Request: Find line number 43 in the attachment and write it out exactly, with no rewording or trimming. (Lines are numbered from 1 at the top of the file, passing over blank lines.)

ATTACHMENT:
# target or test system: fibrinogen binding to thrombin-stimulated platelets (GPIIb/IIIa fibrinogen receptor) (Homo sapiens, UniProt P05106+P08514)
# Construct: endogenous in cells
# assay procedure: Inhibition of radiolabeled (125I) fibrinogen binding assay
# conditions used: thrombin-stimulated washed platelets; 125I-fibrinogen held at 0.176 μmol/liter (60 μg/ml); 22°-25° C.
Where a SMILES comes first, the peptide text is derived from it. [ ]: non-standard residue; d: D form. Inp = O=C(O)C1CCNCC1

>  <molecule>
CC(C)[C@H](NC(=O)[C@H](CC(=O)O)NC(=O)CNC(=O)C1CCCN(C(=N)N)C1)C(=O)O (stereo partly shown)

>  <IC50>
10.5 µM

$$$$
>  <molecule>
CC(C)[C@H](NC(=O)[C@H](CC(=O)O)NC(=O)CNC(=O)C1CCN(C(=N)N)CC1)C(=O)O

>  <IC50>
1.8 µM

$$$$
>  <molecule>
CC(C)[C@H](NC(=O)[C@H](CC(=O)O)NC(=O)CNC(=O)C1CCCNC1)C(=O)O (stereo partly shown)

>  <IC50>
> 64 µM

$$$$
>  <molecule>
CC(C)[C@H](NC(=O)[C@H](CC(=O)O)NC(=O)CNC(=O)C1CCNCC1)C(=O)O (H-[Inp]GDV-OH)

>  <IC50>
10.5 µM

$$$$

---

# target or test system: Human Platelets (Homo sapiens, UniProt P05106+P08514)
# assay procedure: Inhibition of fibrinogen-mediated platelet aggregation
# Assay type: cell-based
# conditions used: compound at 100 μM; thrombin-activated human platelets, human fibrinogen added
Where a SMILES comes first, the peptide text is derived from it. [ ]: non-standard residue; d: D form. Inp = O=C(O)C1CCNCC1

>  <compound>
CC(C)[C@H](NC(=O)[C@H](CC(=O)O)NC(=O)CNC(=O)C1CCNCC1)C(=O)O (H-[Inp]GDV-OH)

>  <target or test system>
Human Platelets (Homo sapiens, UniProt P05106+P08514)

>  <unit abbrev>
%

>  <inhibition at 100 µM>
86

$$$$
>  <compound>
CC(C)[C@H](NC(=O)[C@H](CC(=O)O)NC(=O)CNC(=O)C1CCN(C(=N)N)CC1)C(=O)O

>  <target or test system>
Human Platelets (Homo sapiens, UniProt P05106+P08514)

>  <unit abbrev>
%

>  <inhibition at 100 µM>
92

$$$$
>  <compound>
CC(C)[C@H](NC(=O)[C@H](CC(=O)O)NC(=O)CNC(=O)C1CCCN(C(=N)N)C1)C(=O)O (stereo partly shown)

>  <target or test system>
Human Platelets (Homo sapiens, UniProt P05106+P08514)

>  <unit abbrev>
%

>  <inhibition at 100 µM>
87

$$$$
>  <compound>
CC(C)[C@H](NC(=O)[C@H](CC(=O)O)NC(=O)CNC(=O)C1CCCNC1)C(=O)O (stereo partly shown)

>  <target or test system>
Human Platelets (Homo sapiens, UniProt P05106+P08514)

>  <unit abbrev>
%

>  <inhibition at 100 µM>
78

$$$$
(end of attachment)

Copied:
>  <target or test system>